The Victorian era of engineering was a time of great ingenuity, modernisation and prosperity. This period of rapid development brought social and economic change to the nation and firmly established Britain as a world-leading trading country. Here in Exmoor we can still witness and indeed enjoy preserved vestiges of the Victorian era of engineering.
Granted, the greater Exmoor region is famous for its farming and agriculture (the local microclimate is especially kind to cattle). However, despite its farming roots, the area was also home to some engineering marvels. These helped attract wealthy tourists to the area and allowed other industries to develop.
Today, some of the local engineering marvels have disappeared. However, those of us who celebrate our recent history can still find evidence of these mechanical gems (without too much hard work).
Steam Engines of the Victorian Era – Somerset Steam Railway
Steam engines of the Victorian era really are incredible!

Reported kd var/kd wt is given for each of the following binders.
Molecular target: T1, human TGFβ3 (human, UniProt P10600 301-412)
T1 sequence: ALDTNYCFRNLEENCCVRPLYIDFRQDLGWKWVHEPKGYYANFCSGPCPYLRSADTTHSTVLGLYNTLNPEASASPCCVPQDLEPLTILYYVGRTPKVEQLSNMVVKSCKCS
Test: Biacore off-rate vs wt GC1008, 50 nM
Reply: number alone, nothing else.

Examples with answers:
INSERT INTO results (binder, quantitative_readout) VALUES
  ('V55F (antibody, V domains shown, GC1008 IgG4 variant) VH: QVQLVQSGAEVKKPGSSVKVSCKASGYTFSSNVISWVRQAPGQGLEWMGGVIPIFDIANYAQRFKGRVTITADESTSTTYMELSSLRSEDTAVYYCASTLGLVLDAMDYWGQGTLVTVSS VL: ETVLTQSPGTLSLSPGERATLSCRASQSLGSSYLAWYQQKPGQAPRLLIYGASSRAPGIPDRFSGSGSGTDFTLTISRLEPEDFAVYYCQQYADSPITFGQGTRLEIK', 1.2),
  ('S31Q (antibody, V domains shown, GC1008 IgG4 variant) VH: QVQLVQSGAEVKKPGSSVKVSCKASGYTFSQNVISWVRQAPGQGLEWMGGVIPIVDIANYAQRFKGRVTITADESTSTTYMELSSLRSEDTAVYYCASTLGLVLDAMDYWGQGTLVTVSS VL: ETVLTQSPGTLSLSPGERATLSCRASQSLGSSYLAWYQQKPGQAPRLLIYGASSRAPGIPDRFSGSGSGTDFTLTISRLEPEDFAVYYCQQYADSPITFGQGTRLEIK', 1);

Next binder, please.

Brunel ‘reshaped’ Britain’s Railways long before Beeching. The West Somerset Heritage Railway is the longest of its type in the UK, with almost 23 miles of standard gauge track. Following the exact path identified via Brunel in 1862, the line was part of a much greater railway master plan of the time. However, sadly, British Rail closed it in 1971.
The railway itself was a marvellous example of the Victorian era of engineering. It provided glorious views throughout its length. However, it, unfortunately, carried very few passengers outside of the summer season. Despite plans to improve the line and with support from local tourism providers, it closed in 1971 (thus requiring a change at Taunton to a bus).
Fortunately, in the hot summer of 1976, workers cut back the lineside shrubbery, gave the station a lick of paint and refurbished the tracks. As a result, the heritage trains returned to West Somerset.
While these heritage trains give a welcome taste of yesteryear, the cost of running them has spiralled. Consequently, the line’s future is somewhat in doubt. A network rail connection at Taunton also seems a distant dream. So for now, enjoy this wonderful engineering asset while you can.
- Fascinating fact: The Beatles filmed their movie, A Hard Day’s Night(1964) at London Marylebone station and on the Minehead branch (much of it in and around Crowcombe). Local school girls mobbed the Fab Four, desperate to get a sight of their heroes.
Stone, Paper, Scissors – The West Somerset Mineral Railway